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Mickael Peralta loves crazy adventures, life in the heart of nature, and transcribing this love of the great outdoors in photos; here, he tells the story of his solo adventure in Iceland.
I’ve always wanted to visit Iceland, so some time ago, I decided to take the plunge and explore this fascinating country over 10 days.
I’d already travelled a lot with two or more people before starting to organise this adventure, .
The competitive spirit I feel when travelling with others (photographers) is really a source of motivation and pushing myself ever further, and I love the dynamic it creates.
But this time around, I wanted to change my habits and get out of my comfort zone, and decided to go alone.
I think at that point, I felt an almost overwhelming urge to reconnect with nature, and with myself as well, and trekking the silent expanses of Iceland seemed like the perfect opportunity for that!
For an adventure like this, the first piece of advice I can give is to choose your equipment carefully.
I’d studied the weather trends in Iceland at this time of year and the forecast during my stay there, as I always do before heading off, and I already had in mind that it was going to be very cold, especially at night.
So here's a quick recap of the gear I brought with me: a tent canvas (make sure you check which time of year it’s intended for), a sleeping bag (
the same again - check the temperature level likely when you get there and choose your sleeping bag accordingly; little tips: always base your choice on the comfort temperature of your sleeping bag, which
may seem obvious but it’ll make all the difference for your expeditions).
I always wear three layers for upper body clothing (usually a technical T-shirt, fleece and parka), add waterproof, warm pants, socks suitable for hiking, gloves and, maybe most importantly, good boots that provide effective waterproofing, both breathable and warm, and suitable for snow.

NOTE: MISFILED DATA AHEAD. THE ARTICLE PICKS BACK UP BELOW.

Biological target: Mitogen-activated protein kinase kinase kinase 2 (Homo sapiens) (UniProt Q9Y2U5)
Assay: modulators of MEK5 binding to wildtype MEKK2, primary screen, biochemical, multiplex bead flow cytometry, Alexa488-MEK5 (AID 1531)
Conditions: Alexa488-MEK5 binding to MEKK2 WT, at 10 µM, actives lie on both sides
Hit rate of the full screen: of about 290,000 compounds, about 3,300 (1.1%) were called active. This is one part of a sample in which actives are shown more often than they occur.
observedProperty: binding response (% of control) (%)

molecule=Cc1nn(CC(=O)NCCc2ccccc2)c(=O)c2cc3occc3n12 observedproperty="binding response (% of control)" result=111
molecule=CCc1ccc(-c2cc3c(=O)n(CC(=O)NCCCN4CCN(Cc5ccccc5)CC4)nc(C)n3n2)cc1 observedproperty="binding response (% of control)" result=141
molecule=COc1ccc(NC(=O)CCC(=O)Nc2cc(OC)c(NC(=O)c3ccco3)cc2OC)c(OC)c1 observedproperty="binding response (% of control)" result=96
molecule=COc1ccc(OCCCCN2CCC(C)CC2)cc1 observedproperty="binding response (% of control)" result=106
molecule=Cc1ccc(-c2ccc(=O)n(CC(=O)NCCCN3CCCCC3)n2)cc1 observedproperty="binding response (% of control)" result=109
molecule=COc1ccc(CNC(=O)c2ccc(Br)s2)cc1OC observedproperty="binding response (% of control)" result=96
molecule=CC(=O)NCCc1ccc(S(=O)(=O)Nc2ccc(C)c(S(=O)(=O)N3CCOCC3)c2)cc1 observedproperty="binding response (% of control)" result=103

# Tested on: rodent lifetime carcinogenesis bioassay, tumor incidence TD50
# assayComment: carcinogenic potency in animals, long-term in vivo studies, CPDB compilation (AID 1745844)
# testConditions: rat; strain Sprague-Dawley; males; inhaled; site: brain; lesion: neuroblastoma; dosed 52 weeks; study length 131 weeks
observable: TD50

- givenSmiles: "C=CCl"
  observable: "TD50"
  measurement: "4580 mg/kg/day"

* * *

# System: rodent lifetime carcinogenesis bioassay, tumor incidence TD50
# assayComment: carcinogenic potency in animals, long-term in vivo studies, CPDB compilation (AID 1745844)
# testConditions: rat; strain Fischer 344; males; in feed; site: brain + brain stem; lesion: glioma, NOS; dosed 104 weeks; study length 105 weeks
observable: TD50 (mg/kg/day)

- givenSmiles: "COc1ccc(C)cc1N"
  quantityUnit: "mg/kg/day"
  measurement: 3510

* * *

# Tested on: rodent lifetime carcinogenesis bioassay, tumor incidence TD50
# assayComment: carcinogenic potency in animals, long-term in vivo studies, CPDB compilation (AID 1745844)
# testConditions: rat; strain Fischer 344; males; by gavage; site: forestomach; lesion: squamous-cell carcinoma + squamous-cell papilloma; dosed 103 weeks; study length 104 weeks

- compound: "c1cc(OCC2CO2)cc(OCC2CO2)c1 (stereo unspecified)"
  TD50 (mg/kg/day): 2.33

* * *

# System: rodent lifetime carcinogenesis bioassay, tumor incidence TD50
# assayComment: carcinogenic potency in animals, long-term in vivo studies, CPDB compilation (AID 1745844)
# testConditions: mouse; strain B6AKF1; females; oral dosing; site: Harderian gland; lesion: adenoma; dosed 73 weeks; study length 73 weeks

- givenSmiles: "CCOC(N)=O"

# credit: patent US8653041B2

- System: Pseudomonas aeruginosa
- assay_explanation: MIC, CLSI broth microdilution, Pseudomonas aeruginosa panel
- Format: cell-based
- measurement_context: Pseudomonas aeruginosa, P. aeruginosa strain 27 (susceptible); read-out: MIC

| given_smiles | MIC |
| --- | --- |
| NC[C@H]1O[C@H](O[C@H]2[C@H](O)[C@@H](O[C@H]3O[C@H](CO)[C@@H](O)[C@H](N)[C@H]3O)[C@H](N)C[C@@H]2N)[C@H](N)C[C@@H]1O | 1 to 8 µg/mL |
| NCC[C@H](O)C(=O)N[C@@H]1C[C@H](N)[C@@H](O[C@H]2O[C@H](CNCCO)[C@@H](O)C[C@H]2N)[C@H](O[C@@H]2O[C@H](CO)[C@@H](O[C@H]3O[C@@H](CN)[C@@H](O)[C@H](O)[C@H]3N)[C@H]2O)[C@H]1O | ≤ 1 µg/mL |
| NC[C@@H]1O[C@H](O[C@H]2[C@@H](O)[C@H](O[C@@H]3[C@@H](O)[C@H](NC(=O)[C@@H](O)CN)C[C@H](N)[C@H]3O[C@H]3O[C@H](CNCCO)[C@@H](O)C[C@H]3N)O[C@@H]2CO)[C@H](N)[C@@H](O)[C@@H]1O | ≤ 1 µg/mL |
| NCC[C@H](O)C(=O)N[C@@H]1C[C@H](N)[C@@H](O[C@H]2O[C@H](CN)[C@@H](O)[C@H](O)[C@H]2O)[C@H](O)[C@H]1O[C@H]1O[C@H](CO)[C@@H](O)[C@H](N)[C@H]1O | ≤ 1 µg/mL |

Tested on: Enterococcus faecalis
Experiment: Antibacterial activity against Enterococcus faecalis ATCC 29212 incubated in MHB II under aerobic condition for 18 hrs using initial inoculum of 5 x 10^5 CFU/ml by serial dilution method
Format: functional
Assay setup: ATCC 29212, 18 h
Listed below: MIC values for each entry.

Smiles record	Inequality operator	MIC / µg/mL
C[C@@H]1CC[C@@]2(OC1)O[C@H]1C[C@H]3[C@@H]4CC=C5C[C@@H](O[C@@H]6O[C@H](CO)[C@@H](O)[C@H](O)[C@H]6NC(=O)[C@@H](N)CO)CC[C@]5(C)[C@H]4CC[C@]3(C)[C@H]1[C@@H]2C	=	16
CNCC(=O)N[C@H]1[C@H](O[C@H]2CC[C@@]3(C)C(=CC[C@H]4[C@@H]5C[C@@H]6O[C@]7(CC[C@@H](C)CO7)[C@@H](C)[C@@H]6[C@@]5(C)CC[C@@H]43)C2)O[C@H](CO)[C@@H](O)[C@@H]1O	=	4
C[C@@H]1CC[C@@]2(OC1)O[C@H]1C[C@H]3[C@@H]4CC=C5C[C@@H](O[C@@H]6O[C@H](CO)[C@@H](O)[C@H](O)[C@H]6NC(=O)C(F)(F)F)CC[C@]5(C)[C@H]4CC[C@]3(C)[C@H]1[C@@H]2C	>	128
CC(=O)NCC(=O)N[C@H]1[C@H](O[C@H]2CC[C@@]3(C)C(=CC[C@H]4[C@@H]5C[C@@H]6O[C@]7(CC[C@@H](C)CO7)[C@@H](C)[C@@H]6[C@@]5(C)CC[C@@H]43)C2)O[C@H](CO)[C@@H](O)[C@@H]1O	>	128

Preparing the equipment is always a critical part of planning my adventures, and I think about it well in advance, and when the time comes, I can easily
devote a whole day to it.
This gives me the reassurance my trip will go well, that I’ll be able to deal with any unforeseen events and enjoy the adventure with peace of mind.
Finally, if I had to sum up this adventure, I’d say it’s absolutely and totally incomparable with all the other adventures I’ve had before and since this one; I think I was lucky to have been able to make it unique by choosing to go alone, at a time of year when I knew the weather was going to be difficult, not planning any accommodation but instead being totally immersed in Icelandic nature...
To be honest, I don't know if I’d be able to head off today the way I did then, I may be inclined to want a little more comfort, and now I find that nights spent at the hotel aren’t so bad … but I know I don’t regret anything about this adventure.
During those 10 days, I was often frozen, tired (but never worried, as Icelandic roads are completely safe for a traveller, even alone and isolated in
the middle of the night); I walked and slept in damp clothes, I got lost in white landscapes which all look alike, I also felt lonely sometimes, but I remain
convinced that you have to give yourself the means to change your habits and get out of your comfort zone, to provide yourself with some incredible memories!